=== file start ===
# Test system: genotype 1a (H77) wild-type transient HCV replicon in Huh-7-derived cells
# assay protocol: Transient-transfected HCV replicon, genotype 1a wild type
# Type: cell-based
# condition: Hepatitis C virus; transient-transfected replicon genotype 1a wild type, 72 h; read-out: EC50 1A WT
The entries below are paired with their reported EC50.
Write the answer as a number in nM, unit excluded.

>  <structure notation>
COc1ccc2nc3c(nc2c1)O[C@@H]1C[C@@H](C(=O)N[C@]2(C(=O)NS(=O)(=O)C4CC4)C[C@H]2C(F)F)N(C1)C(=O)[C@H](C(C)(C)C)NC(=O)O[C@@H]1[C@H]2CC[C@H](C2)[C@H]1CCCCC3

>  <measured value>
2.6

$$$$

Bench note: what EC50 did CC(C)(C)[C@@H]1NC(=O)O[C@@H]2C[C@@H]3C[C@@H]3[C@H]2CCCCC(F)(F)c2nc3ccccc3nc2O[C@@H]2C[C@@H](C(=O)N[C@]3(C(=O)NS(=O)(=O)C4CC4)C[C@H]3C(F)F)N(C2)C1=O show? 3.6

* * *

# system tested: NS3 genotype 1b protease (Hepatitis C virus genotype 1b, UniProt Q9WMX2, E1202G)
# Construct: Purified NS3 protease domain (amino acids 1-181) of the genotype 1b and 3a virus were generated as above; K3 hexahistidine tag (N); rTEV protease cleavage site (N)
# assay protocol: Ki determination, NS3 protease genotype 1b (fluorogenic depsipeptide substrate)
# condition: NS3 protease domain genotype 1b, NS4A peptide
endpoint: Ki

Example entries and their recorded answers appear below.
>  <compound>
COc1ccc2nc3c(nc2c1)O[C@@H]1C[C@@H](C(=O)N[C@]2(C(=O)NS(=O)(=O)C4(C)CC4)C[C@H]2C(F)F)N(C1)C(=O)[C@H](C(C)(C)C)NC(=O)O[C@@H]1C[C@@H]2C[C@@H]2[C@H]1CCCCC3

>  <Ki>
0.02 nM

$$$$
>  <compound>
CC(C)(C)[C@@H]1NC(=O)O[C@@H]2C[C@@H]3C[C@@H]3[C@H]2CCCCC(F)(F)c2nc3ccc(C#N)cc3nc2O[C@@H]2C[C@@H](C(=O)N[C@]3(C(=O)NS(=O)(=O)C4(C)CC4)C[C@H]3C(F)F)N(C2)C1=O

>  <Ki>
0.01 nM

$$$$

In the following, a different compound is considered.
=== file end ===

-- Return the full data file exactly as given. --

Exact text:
# Test system: genotype 1a (H77) wild-type transient HCV replicon in Huh-7-derived cells
# assay protocol: Transient-transfected HCV replicon, genotype 1a wild type
# Type: cell-based
# condition: Hepatitis C virus; transient-transfected replicon genotype 1a wild type, 72 h; read-out: EC50 1A WT
The entries below are paired with their reported EC50.
Write the answer as a number in nM, unit excluded.

>  <structure notation>
COc1ccc2nc3c(nc2c1)O[C@@H]1C[C@@H](C(=O)N[C@]2(C(=O)NS(=O)(=O)C4CC4)C[C@H]2C(F)F)N(C1)C(=O)[C@H](C(C)(C)C)NC(=O)O[C@@H]1[C@H]2CC[C@H](C2)[C@H]1CCCCC3

>  <measured value>
2.6

$$$$

Bench note: what EC50 did CC(C)(C)[C@@H]1NC(=O)O[C@@H]2C[C@@H]3C[C@@H]3[C@H]2CCCCC(F)(F)c2nc3ccccc3nc2O[C@@H]2C[C@@H](C(=O)N[C@]3(C(=O)NS(=O)(=O)C4CC4)C[C@H]3C(F)F)N(C2)C1=O show? 3.6

* * *

# system tested: NS3 genotype 1b protease (Hepatitis C virus genotype 1b, UniProt Q9WMX2, E1202G)
# Construct: Purified NS3 protease domain (amino acids 1-181) of the genotype 1b and 3a virus were generated as above; K3 hexahistidine tag (N); rTEV protease cleavage site (N)
# assay protocol: Ki determination, NS3 protease genotype 1b (fluorogenic depsipeptide substrate)
# condition: NS3 protease domain genotype 1b, NS4A peptide
endpoint: Ki

Example entries and their recorded answers appear below.
>  <compound>
COc1ccc2nc3c(nc2c1)O[C@@H]1C[C@@H](C(=O)N[C@]2(C(=O)NS(=O)(=O)C4(C)CC4)C[C@H]2C(F)F)N(C1)C(=O)[C@H](C(C)(C)C)NC(=O)O[C@@H]1C[C@@H]2C[C@@H]2[C@H]1CCCCC3

>  <Ki>
0.02 nM

$$$$
>  <compound>
CC(C)(C)[C@@H]1NC(=O)O[C@@H]2C[C@@H]3C[C@@H]3[C@H]2CCCCC(F)(F)c2nc3ccc(C#N)cc3nc2O[C@@H]2C[C@@H](C(=O)N[C@]3(C(=O)NS(=O)(=O)C4(C)CC4)C[C@H]3C(F)F)N(C2)C1=O

>  <Ki>
0.01 nM

$$$$

In the following, a different compound is considered.